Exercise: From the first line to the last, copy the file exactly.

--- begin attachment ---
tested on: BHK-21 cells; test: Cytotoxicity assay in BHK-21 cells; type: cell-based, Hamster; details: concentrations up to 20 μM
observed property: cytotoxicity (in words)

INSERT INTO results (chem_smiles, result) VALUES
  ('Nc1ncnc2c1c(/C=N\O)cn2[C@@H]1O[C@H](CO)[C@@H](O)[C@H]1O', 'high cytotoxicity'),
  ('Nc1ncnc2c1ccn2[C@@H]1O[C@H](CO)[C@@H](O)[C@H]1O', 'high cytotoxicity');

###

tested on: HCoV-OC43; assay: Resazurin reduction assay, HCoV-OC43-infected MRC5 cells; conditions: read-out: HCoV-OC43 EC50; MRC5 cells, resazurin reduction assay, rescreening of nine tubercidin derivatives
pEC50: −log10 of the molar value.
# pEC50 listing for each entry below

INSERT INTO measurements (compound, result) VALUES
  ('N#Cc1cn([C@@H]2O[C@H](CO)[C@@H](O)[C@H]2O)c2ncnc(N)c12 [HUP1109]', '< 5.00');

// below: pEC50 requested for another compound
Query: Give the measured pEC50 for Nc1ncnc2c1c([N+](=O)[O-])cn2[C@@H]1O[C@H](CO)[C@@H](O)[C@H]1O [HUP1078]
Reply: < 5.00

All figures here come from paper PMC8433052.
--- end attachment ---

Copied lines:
tested on: BHK-21 cells; test: Cytotoxicity assay in BHK-21 cells; type: cell-based, Hamster; details: concentrations up to 20 μM
observed property: cytotoxicity (in words)

INSERT INTO results (chem_smiles, result) VALUES
  ('Nc1ncnc2c1c(/C=N\O)cn2[C@@H]1O[C@H](CO)[C@@H](O)[C@H]1O', 'high cytotoxicity'),
  ('Nc1ncnc2c1ccn2[C@@H]1O[C@H](CO)[C@@H](O)[C@H]1O', 'high cytotoxicity');

###

tested on: HCoV-OC43; assay: Resazurin reduction assay, HCoV-OC43-infected MRC5 cells; conditions: read-out: HCoV-OC43 EC50; MRC5 cells, resazurin reduction assay, rescreening of nine tubercidin derivatives
pEC50: −log10 of the molar value.
# pEC50 listing for each entry below

INSERT INTO measurements (compound, result) VALUES
  ('N#Cc1cn([C@@H]2O[C@H](CO)[C@@H](O)[C@H]2O)c2ncnc(N)c12 [HUP1109]', '< 5.00');

// below: pEC50 requested for another compound
Query: Give the measured pEC50 for Nc1ncnc2c1c([N+](=O)[O-])cn2[C@@H]1O[C@H](CO)[C@@H](O)[C@H]1O [HUP1078]
Reply: < 5.00

All figures here come from paper PMC8433052.